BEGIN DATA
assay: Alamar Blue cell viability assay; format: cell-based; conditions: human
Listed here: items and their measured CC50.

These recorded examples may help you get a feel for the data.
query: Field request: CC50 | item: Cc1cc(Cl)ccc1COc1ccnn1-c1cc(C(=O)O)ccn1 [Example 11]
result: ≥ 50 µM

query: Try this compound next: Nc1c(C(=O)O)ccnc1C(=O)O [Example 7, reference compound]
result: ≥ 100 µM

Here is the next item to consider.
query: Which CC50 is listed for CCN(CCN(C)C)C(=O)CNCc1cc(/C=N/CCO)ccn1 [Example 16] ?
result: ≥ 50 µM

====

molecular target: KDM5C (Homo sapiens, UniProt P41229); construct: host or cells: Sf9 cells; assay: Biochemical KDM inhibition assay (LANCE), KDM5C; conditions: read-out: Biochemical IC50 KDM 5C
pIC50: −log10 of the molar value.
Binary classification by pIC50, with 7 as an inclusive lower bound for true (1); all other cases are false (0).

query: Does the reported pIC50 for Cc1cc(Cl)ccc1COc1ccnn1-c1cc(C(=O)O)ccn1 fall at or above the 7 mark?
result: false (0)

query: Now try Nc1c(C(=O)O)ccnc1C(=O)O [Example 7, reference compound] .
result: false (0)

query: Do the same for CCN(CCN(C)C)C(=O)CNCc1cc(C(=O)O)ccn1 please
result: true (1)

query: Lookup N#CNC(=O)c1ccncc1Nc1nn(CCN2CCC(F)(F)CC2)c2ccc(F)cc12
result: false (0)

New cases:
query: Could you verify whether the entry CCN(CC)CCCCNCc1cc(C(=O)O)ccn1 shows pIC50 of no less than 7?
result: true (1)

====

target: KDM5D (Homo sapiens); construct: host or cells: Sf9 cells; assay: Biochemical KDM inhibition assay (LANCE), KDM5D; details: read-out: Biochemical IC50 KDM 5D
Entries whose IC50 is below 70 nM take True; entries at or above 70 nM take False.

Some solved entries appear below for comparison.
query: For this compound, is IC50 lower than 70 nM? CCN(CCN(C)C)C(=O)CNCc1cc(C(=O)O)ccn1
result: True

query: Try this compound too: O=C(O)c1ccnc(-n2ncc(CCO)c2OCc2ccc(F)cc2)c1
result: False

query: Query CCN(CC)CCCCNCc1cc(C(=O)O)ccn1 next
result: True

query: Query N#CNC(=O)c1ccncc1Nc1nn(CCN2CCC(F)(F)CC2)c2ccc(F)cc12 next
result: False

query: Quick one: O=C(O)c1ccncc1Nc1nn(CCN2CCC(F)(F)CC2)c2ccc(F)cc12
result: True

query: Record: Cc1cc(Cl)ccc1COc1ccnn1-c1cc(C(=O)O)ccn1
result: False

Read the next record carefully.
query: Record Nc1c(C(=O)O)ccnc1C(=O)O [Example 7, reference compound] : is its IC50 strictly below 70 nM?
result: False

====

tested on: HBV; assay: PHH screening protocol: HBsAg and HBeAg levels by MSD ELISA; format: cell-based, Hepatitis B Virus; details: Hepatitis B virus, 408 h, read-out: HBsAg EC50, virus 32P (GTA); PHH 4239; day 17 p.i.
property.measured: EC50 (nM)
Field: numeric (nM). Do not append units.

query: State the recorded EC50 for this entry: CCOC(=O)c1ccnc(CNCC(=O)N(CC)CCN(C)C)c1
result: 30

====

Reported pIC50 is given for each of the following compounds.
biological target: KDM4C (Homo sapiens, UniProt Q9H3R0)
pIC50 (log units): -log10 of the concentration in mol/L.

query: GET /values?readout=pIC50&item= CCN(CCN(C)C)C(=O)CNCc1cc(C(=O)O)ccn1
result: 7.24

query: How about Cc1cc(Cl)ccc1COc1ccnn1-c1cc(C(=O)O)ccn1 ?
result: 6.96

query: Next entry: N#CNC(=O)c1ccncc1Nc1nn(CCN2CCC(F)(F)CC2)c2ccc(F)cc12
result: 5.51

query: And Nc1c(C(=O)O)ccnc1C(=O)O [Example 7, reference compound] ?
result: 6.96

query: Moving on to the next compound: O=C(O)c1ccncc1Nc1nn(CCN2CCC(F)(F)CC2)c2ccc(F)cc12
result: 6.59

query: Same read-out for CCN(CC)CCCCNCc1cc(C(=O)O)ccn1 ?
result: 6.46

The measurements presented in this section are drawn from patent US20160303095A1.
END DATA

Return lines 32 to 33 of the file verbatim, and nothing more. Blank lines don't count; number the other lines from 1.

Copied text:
query: Try this compound too: O=C(O)c1ccnc(-n2ncc(CCO)c2OCc2ccc(F)cc2)c1
result: False